That would be slightly larger than Macau, the only region in China where gambling is legal, albeit decreasingly tolerated by Beijing.
Covid-19 lockdowns and official clampdowns on casino junkets reduced Macau’s gambling revenues last year to the lowest level this century.
Casino financiers have been moving out of the former Portuguese colony since at least 2016 to less regulated territories, such as Sihanoukville and Poipet in Cambodia, and later over Thailand’s borders with Laos and Myanmar, creating countless unregulated casinos beyond any rule of law.
Online gambling technology and infrastructure has also been used for scamming, causing a regional “scamdemic”.
Shwe Kokko’s main casino is larger than most.
The city’s driving force was She Zhijiang – or Dylan She, as he often refers to himself – the chairman of Yatai International Holding Group.
He is also vice-chairman of the China Federation of Overseas Entrepreneurs, which along with the All-China Federation of Returned Overseas Chinese is among Shwe Kokko’s endorsers.
According to China’s Caixin news portal, She has been on the run from Chinese authorities since 2012.
He has reportedly set up gambling networks in Cambodia, Myanmar and the Philippines.
Since August he has been sitting in a Thai Immigration Bureau prison cell awaiting extradition to China, a procedure complicated by his Cambodian citizenship.
But Yatai is carrying on with business as usual.
She, 40, was born in Hunan but, like so many Chinese alleged gangsters, holds a Cambodian passport that can be bought legally for around US$200,000.
Observers suspect that some Chinese suspects have parlayed betrayals of colleagues in ongoing mainland crime purges into exit passes.
With reinvented identities, they are now floating around Southeast Asia as supposedly legitimate businessmen.
She is also reported to be connected to KK Park, not far southeast of Myawaddy.
It has the most sinister reputation among the new enclaves.
Malaysians, Taiwanese and Indians are among those known to have been trafficked there for ransom or online scamming to buy back their freedom.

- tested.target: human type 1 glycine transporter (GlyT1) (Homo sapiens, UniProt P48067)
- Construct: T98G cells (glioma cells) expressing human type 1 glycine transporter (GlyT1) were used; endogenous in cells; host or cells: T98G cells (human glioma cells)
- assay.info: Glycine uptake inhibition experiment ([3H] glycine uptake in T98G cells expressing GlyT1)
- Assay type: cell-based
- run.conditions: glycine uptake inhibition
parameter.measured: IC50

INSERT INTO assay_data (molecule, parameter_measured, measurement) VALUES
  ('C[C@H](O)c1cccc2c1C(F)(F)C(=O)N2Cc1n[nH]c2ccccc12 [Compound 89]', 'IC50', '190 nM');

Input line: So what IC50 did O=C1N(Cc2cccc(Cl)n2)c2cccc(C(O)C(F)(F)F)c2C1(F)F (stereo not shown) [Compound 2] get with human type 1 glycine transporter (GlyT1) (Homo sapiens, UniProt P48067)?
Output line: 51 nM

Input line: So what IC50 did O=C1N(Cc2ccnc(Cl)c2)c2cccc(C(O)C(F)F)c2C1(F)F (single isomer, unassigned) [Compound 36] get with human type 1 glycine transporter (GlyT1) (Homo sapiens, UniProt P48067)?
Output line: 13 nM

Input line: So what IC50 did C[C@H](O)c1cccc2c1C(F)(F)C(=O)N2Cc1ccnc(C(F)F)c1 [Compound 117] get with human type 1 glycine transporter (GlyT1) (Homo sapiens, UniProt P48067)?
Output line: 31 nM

Maps on Google carry denunciations of KK Park – sometimes called KK Zone or KK Garden – many in Malay and Chinese.
Somebody has marked “prison” in English on two secure side-by-side structures with windowless outer walls.
In the centre, two substantial luxury villas are surrounded by additional high concrete walls.
“Effectively, the whole Moei has become a river of criminality,” Tower told Nikkei.
“You are seeing increasing numbers of people being duped into crossing over, and once they are there, being held for ransom,” he said, adding that even paying does not guarantee freedom.
“The other side of the Moei might as well be on another planet. The situation is a governance nightmare”
A Thai reporter who visited casinos in Myawaddy in early 2020, before Covid-19 lockdowns came into effect, found them full of Cambodian card dealers and croupiers.
These casino staffers had been moved across from Sihanoukville after the Cambodian government clamped down on online gambling in 2019 at Beijing’s request.
He saw online gambling being conducted openly on these premises.
Malaysians have become particular trafficking targets because of their proficiency in Mandarin, which is helpful for scamming the wider Chinese diaspora so long as mainland Chinese are locked down at home and unavailable.
Many Malaysians also speak English, which opens up other markets.
The same is true of Filipinos, Indians and Africans.
Most are lured by false advertisements for lucrative employment.
Usip speculates that more than 100,000 foreign nationals could be trapped inside Myanmar, mostly along the Moei.
A Southeast Asian diplomat monitoring the situation from Bangkok was incredulous that the numbers could be so high.
Still, numerous Malaysians have surfaced for repatriation after being smuggled up to the Myanmar border.
One Malaysian who escaped through Mae Sot after jumping out of a third-storey window claimed to have seen thousands of compatriots in different buildings.
A Thai lawyer attached to Mae Sot’s main police station told Nikkei that he had dealt with two Malaysian boys of 15 who had to be deported home by Thailand’s Immigration Bureau.
In April, Ekapop Lueangprasert, a Thai good Samaritan who runs the independent Survive network for rescuing trafficking victims, presented a heavily disguised 25-year-old woman to the press.
She had been duped with a phony job offer into crossing the border at Myawaddy and forced into prostitution.
She managed to escape, but estimated that at least 300 Thai women remained captive.
“It is next to impossible to help these trapped people,” Jeremy Douglas, the regional representative in Bangkok of the United Nations Office on Drugs and Crime, told Nikkei.
“The other side of the Moei might as well be on another planet. The situation is a governance nightmare – it is out of control.”
Douglas is calling for tough measures.
“Telecoms and electricity should be cut off to the criminals and their casinos and scams dotted along the border. They can’t run them otherwise,” he said.
“And we would also recommend investigating how access was arranged in the first place.”